Student optimizes academic experience with internship at Mayo Clinic

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Selecting 100 out of 1,100 students for their student research fellowship program from top schools around the country, the Mayo Clinic became the source of real-life moments that will forever change the perceptions of one Waynesburg University student.

After hearing about his classmates' experiences in their internships the previous summer, Corey Rearick, a senior biology pre-med major from New Castle, Pa., decided it was time to experience his studies hands-on. Hoping for the best, he applied to 20 different internships, including the Mayo Clinic.

The Mayo Clinic, a community consisting of several hospitals, clinics, research facilities and medical schools, houses several of the world's best surgeons and specialists and was voted the third best hospital in the United States.

“I applied to the Mayo Clinic thinking it would be way too prestigious for me,” said Rearick. “However, they got back to me in the first week of February. I immediately accepted.”

Though he represented one of the smaller schools at his internship, Rearick never felt at a disadvantage, claiming the only difference between his experience and those from Ivy League schools was his need to explain where Waynesburg was located to everyone he met.

“My Waynesburg education stacked up pound for pound with that of my colleagues from Berkley and Yale,” said Rearick, jokingly adding, “Thankfully the kidney functions the same at Yale and Duke as it does at Waynesburg.”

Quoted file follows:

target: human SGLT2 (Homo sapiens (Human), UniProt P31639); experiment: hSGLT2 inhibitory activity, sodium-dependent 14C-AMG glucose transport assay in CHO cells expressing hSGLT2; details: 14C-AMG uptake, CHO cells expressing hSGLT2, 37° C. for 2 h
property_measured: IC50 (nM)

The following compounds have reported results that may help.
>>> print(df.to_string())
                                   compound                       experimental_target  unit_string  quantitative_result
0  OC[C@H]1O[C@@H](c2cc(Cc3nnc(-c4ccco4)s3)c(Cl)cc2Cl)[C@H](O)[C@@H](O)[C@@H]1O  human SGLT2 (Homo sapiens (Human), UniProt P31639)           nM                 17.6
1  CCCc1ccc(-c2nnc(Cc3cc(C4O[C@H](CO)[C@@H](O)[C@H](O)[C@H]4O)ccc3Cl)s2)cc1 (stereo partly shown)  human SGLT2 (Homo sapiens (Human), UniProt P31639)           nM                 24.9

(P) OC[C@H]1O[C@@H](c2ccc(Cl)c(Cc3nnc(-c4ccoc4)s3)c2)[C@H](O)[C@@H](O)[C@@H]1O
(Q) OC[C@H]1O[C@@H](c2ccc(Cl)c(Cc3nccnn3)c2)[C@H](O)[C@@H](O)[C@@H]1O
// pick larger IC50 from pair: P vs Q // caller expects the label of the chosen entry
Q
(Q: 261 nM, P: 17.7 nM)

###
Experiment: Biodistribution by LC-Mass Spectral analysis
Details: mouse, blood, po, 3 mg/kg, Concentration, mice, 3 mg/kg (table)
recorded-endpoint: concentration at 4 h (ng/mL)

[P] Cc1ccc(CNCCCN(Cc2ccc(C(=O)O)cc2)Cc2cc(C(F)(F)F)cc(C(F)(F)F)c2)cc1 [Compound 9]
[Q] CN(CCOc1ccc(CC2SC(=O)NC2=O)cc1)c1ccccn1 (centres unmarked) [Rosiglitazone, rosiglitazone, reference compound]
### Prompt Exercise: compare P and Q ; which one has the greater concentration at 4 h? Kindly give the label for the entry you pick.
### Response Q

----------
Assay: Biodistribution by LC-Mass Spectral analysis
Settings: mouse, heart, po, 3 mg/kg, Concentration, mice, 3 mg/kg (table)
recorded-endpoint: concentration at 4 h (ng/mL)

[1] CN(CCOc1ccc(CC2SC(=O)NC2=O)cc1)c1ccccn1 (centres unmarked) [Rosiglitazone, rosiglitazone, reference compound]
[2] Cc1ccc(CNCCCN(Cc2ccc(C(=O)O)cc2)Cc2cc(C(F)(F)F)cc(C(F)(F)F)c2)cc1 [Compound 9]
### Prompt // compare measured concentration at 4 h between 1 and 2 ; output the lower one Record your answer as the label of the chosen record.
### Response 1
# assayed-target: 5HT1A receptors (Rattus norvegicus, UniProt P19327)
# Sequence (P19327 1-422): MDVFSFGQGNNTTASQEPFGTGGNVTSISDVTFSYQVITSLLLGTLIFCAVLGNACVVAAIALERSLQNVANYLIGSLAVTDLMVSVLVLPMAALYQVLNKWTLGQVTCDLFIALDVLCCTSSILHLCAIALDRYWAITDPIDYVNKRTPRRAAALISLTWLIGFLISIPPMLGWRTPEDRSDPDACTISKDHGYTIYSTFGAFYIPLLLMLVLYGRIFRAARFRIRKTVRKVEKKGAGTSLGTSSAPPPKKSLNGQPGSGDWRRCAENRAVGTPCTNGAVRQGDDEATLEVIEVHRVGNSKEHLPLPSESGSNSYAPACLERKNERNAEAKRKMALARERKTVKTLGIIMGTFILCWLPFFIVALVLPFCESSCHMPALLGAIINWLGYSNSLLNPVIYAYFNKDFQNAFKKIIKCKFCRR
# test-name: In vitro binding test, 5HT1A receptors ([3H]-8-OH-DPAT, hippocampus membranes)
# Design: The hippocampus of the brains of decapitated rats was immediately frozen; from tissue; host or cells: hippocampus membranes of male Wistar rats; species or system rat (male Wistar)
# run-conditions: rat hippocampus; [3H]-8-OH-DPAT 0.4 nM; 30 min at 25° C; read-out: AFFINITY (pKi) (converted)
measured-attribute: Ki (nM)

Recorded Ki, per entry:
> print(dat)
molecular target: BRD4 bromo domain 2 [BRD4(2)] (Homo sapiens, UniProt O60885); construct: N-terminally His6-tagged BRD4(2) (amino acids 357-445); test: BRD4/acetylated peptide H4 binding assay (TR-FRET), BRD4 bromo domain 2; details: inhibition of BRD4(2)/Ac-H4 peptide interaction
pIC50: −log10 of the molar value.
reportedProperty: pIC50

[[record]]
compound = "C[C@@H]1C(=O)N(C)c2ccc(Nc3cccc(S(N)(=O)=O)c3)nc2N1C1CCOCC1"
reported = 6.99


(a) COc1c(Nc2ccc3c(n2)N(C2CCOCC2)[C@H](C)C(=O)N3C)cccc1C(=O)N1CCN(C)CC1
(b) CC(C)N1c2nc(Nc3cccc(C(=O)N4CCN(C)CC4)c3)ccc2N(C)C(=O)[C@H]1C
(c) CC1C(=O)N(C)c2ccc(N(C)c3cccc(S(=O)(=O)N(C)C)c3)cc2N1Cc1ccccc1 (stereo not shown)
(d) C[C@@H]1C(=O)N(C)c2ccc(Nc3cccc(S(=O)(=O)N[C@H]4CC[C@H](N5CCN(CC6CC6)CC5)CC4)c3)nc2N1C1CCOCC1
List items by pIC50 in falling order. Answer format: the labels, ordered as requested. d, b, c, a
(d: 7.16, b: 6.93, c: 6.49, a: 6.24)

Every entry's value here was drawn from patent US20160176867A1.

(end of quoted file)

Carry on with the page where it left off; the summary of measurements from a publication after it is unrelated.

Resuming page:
During his time at the Mayo Clinic, Rearick focused on the Nephrology and Hypertension Division, which was rated number one in nephrology in the United States. During his research, Rearick characterized and quantified an anatomical aspect of the kidney.

“I counted tubules then used statistics to relate the number of tubules to kidney diseases,” said Rearick.

For the core of his research, he counted 1,200 kidney biopsies. His mentor, one of the nation's top nephrologists, did not expect the biopsies to be completed before the end of the summer, but Rearick refused to settle with “incomplete.” With the true determination of a Waynesburg student, he concluded the biopsies two weeks before his departure.

Rearick believes the knowledge he gained through his research with the American Chemical Society (ACS) at the ACS 2012 convention in San Diego, Calif., helped prepare him for his internship. With the guidance of professors like Dr. Heidi Fletcher, assistant professor of chemistry at Waynesburg University, he was easily able to apply his studies at Waynesburg to actual research.

“Corey is a very competent student that not only remembers the material from his previous courses but can apply that knowledge in a laboratory setting,” said Fletcher. “As his research advisor, I have seen many examples of his talents, and have been impressed by his work ethic and his ability to learn new concepts.”

Through the course of his internship, Rearick not only learned a lot academically, but he also learned more about the medical field and his personal aspirations. After shadowing a few doctors and getting a glimpse of his future, he began to see the beauty in the intimate moments between patient and doctor, and patient and family—the moments where hope, trust and prayer become the strongest entities available.

“I walked away from those moments knowing that I wanted to spend the rest of my life in them,” said Rearick. “I know now that I want to be the ‘great hands' that people fall into when their situation is helpless.”